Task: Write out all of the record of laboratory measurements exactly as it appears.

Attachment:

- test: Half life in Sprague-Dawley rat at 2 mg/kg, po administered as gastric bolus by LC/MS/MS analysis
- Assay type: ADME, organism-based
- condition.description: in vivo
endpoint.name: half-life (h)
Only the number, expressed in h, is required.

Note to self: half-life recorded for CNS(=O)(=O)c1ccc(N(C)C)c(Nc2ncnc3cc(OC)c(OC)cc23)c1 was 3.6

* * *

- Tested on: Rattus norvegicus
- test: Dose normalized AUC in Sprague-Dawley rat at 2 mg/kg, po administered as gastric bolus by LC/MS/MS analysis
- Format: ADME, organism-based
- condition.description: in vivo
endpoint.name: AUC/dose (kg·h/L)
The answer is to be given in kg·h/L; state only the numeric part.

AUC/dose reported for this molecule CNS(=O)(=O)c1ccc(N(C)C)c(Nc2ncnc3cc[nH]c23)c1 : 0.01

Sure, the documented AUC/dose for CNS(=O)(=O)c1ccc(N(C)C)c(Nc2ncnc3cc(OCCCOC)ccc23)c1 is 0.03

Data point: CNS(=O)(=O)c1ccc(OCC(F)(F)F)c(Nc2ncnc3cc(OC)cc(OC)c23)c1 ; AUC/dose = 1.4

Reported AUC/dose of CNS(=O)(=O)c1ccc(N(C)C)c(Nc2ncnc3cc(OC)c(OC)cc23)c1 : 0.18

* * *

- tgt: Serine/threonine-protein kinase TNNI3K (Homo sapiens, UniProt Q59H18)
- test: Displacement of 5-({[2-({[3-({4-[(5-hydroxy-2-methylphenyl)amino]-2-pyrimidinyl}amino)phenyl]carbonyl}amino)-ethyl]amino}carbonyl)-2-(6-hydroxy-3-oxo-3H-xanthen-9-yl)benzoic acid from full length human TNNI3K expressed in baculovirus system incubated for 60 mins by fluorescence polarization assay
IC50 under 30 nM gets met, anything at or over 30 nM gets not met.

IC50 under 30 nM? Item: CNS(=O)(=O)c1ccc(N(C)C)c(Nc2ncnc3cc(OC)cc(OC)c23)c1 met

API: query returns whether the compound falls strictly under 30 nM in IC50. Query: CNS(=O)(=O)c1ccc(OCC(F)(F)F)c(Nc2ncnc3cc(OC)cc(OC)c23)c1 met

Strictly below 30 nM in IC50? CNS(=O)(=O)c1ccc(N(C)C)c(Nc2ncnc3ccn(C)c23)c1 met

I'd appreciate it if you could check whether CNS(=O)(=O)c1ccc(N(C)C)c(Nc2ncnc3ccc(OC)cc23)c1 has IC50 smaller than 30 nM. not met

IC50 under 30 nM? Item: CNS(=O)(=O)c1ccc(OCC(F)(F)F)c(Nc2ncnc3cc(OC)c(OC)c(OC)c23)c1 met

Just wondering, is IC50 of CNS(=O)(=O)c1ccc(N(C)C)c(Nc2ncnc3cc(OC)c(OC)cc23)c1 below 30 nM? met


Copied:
- test: Half life in Sprague-Dawley rat at 2 mg/kg, po administered as gastric bolus by LC/MS/MS analysis
- Assay type: ADME, organism-based
- condition.description: in vivo
endpoint.name: half-life (h)
Only the number, expressed in h, is required.

Note to self: half-life recorded for CNS(=O)(=O)c1ccc(N(C)C)c(Nc2ncnc3cc(OC)c(OC)cc23)c1 was 3.6

* * *

- Tested on: Rattus norvegicus
- test: Dose normalized AUC in Sprague-Dawley rat at 2 mg/kg, po administered as gastric bolus by LC/MS/MS analysis
- Format: ADME, organism-based
- condition.description: in vivo
endpoint.name: AUC/dose (kg·h/L)
The answer is to be given in kg·h/L; state only the numeric part.

AUC/dose reported for this molecule CNS(=O)(=O)c1ccc(N(C)C)c(Nc2ncnc3cc[nH]c23)c1 : 0.01

Sure, the documented AUC/dose for CNS(=O)(=O)c1ccc(N(C)C)c(Nc2ncnc3cc(OCCCOC)ccc23)c1 is 0.03

Data point: CNS(=O)(=O)c1ccc(OCC(F)(F)F)c(Nc2ncnc3cc(OC)cc(OC)c23)c1 ; AUC/dose = 1.4

Reported AUC/dose of CNS(=O)(=O)c1ccc(N(C)C)c(Nc2ncnc3cc(OC)c(OC)cc23)c1 : 0.18

* * *

- tgt: Serine/threonine-protein kinase TNNI3K (Homo sapiens, UniProt Q59H18)
- test: Displacement of 5-({[2-({[3-({4-[(5-hydroxy-2-methylphenyl)amino]-2-pyrimidinyl}amino)phenyl]carbonyl}amino)-ethyl]amino}carbonyl)-2-(6-hydroxy-3-oxo-3H-xanthen-9-yl)benzoic acid from full length human TNNI3K expressed in baculovirus system incubated for 60 mins by fluorescence polarization assay
IC50 under 30 nM gets met, anything at or over 30 nM gets not met.

IC50 under 30 nM? Item: CNS(=O)(=O)c1ccc(N(C)C)c(Nc2ncnc3cc(OC)cc(OC)c23)c1 met

API: query returns whether the compound falls strictly under 30 nM in IC50. Query: CNS(=O)(=O)c1ccc(OCC(F)(F)F)c(Nc2ncnc3cc(OC)cc(OC)c23)c1 met

Strictly below 30 nM in IC50? CNS(=O)(=O)c1ccc(N(C)C)c(Nc2ncnc3ccn(C)c23)c1 met

I'd appreciate it if you could check whether CNS(=O)(=O)c1ccc(N(C)C)c(Nc2ncnc3ccc(OC)cc23)c1 has IC50 smaller than 30 nM. not met

IC50 under 30 nM? Item: CNS(=O)(=O)c1ccc(OCC(F)(F)F)c(Nc2ncnc3cc(OC)c(OC)c(OC)c23)c1 met

Just wondering, is IC50 of CNS(=O)(=O)c1ccc(N(C)C)c(Nc2ncnc3cc(OC)c(OC)cc23)c1 below 30 nM? met